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Report: Happiest Wives Are Religious Conservatives

TRUE LIBERTY

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No surprise here as to why they are the happiest.

Quote:

The authors of a new report about marriage, faith, and families found the happiest wives in America are those who are religious conservatives.

“Fully 73 percent of wives who hold conservative gender values and attend religious services regularly with their husbands have high-quality marriages,” wrote researchers W. Bradford Wilcox, Jason S. Carroll and Laurie DeRose at the New York Times.

“Fully 73 percent of wives who hold conservative gender values and attend religious services regularly with their husbands have high-quality marriages,” wrote researchers W. Bradford Wilcox, Jason S. Carroll and Laurie DeRose at the New York Times.


We suspect that part of their relative unhappiness, compared with religiously conservative women, is that they don’t enjoy the social, emotional and practical support for family life provided by a church, mosque or synagogue. We also suspect that these groups are less likely to have husbands who have made the transition to the “new father” ideal that’s gained currency in modern America — and they’re not happy with their partner’s disengagement.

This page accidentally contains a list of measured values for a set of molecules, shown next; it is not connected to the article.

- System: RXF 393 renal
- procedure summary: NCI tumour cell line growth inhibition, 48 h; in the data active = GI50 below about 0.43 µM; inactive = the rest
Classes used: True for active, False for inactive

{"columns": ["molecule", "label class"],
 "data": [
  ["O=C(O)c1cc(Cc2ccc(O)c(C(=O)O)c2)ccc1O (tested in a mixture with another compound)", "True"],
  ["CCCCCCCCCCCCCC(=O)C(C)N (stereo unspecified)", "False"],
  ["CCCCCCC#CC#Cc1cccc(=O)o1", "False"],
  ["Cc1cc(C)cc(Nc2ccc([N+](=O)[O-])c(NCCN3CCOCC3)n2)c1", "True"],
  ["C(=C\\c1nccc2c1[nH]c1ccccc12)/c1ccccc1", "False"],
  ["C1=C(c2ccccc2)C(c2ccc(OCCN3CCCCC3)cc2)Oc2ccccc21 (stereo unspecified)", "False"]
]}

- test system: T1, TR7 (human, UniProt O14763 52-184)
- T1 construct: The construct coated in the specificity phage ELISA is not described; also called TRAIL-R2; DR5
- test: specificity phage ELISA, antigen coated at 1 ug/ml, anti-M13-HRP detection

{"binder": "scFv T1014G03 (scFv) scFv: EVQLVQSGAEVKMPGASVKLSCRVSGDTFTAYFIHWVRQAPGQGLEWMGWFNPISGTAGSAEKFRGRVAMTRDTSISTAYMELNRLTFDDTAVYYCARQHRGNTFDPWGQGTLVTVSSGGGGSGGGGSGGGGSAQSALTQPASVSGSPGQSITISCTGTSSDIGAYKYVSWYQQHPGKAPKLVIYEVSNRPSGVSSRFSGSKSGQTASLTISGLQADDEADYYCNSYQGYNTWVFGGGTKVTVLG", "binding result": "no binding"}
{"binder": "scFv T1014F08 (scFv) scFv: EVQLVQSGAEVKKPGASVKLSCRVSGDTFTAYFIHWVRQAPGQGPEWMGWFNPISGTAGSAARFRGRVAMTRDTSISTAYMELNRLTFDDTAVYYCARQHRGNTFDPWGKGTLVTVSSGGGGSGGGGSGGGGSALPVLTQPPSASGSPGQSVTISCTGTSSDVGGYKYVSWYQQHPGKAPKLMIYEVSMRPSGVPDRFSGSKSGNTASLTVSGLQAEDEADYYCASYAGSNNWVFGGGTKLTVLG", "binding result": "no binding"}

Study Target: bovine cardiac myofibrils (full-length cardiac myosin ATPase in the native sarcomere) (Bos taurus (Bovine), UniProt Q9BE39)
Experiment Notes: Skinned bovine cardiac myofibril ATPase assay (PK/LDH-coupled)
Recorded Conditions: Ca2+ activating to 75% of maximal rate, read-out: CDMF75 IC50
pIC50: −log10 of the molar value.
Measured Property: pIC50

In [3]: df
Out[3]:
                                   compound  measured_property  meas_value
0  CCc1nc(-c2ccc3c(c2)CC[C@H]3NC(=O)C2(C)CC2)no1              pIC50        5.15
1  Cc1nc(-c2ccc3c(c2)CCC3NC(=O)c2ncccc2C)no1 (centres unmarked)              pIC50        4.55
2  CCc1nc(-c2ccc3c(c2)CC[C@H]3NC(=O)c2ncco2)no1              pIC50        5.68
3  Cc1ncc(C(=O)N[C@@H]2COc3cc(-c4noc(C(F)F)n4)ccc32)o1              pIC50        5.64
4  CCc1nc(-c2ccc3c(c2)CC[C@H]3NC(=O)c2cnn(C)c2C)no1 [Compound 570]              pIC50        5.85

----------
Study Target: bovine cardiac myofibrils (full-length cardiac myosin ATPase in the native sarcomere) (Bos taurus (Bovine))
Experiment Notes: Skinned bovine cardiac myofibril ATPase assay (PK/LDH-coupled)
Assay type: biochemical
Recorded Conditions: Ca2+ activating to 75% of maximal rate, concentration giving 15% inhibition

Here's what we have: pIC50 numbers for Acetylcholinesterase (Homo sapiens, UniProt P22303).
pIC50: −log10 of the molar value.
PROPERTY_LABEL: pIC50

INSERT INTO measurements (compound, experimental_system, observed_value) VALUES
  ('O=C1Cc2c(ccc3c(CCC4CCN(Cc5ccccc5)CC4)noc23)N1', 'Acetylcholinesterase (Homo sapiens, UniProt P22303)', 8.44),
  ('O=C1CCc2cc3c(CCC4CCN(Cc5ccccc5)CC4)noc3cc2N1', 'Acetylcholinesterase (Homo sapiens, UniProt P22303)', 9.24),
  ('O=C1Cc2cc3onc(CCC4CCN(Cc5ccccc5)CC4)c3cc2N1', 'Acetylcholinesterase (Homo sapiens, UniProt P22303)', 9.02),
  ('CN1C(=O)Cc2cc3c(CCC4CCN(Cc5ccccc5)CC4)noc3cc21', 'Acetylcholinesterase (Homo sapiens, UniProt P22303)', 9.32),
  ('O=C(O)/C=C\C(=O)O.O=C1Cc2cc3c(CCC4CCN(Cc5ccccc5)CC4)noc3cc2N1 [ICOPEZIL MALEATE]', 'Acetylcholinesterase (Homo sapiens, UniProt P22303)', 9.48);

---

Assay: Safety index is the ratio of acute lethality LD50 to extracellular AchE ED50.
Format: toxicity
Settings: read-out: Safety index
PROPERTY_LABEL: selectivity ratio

Following behind religious conservative wives, 60 percent of highly religious progressive wives said they were “very happy.”

Among secular liberal couples, 55 percent of married women reported above-average relationship quality, while 33 percent of women in traditional secular marriages reported the same.

According to the researchers, devoted husbands and fathers are at the center of American wives’ view of happiness:

n listening to the happiest secular progressive wives and their religiously conservative counterparts, we noticed something they share in common: devoted family men. Both feminism and faith give family men a clear code: They are supposed to play a big role in their kids’ lives. Devoted dads are de rigueur in these two communities. And it shows: Both culturally progressive and religiously conservative fathers report high levels of paternal engagement.

The researchers’ presentation of their report in the NYT editorial created a stir on social media with a fair amount of bitterness:


 
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